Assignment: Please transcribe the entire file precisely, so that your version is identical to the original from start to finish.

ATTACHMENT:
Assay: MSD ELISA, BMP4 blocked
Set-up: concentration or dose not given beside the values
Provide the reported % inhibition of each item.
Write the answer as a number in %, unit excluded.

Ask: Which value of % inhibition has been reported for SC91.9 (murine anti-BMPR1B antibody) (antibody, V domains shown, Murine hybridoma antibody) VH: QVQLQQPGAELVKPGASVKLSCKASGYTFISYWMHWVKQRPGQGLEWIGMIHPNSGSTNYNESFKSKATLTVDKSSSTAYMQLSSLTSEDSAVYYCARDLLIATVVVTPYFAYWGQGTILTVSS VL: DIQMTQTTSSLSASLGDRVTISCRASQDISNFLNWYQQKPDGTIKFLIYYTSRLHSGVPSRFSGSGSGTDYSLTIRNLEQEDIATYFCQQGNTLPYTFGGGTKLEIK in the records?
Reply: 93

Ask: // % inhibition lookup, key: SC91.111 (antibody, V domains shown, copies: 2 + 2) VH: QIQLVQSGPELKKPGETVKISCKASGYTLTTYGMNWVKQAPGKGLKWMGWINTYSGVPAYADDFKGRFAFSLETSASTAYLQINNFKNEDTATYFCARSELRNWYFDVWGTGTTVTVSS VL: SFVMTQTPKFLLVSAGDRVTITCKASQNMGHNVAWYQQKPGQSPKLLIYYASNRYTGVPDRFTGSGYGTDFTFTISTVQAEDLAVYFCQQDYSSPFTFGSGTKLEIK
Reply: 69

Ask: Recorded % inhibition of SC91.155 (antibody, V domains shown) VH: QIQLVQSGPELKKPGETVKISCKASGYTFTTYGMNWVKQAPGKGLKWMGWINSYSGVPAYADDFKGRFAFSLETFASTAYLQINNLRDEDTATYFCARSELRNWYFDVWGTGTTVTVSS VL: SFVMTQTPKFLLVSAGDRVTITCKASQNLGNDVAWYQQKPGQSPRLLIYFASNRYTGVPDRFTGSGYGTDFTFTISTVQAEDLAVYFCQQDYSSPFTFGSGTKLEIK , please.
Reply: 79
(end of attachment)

Assay: MSD ELISA, BMP4 blocked
Set-up: concentration or dose not given beside the values
Provide the reported % inhibition of each item.
Write the answer as a number in %, unit excluded.

Ask: Which value of % inhibition has been reported for SC91.9 (murine anti-BMPR1B antibody) (antibody, V domains shown, Murine hybridoma antibody) VH: QVQLQQPGAELVKPGASVKLSCKASGYTFISYWMHWVKQRPGQGLEWIGMIHPNSGSTNYNESFKSKATLTVDKSSSTAYMQLSSLTSEDSAVYYCARDLLIATVVVTPYFAYWGQGTILTVSS VL: DIQMTQTTSSLSASLGDRVTISCRASQDISNFLNWYQQKPDGTIKFLIYYTSRLHSGVPSRFSGSGSGTDYSLTIRNLEQEDIATYFCQQGNTLPYTFGGGTKLEIK in the records?
Reply: 93

Ask: // % inhibition lookup, key: SC91.111 (antibody, V domains shown, copies: 2 + 2) VH: QIQLVQSGPELKKPGETVKISCKASGYTLTTYGMNWVKQAPGKGLKWMGWINTYSGVPAYADDFKGRFAFSLETSASTAYLQINNFKNEDTATYFCARSELRNWYFDVWGTGTTVTVSS VL: SFVMTQTPKFLLVSAGDRVTITCKASQNMGHNVAWYQQKPGQSPKLLIYYASNRYTGVPDRFTGSGYGTDFTFTISTVQAEDLAVYFCQQDYSSPFTFGSGTKLEIK
Reply: 69

Ask: Recorded % inhibition of SC91.155 (antibody, V domains shown) VH: QIQLVQSGPELKKPGETVKISCKASGYTFTTYGMNWVKQAPGKGLKWMGWINSYSGVPAYADDFKGRFAFSLETFASTAYLQINNLRDEDTATYFCARSELRNWYFDVWGTGTTVTVSS VL: SFVMTQTPKFLLVSAGDRVTITCKASQNLGNDVAWYQQKPGQSPRLLIYFASNRYTGVPDRFTGSGYGTDFTFTISTVQAEDLAVYFCQQDYSSPFTFGSGTKLEIK , please.
Reply: 79